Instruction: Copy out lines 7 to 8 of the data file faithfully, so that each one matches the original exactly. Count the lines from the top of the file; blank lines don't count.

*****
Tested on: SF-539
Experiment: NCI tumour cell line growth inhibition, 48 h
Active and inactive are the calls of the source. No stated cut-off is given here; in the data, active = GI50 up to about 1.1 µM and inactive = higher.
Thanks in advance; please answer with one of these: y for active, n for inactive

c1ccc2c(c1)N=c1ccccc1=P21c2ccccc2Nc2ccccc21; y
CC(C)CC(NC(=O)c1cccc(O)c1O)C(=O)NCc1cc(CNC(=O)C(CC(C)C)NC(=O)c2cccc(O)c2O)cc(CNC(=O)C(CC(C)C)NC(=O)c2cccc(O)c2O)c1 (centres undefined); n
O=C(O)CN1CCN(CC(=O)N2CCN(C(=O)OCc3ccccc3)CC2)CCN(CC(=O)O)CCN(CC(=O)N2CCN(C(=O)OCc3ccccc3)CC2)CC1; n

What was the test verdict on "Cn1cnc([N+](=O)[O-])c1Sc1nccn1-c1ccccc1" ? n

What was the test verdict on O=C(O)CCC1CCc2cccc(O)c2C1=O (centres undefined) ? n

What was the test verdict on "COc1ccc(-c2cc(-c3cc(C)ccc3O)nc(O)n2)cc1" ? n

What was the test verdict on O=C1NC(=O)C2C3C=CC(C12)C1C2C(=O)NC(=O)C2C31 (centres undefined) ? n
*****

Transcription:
O=C(O)CN1CCN(CC(=O)N2CCN(C(=O)OCc3ccccc3)CC2)CCN(CC(=O)O)CCN(CC(=O)N2CCN(C(=O)OCc3ccccc3)CC2)CC1; n

What was the test verdict on "Cn1cnc([N+](=O)[O-])c1Sc1nccn1-c1ccccc1" ? n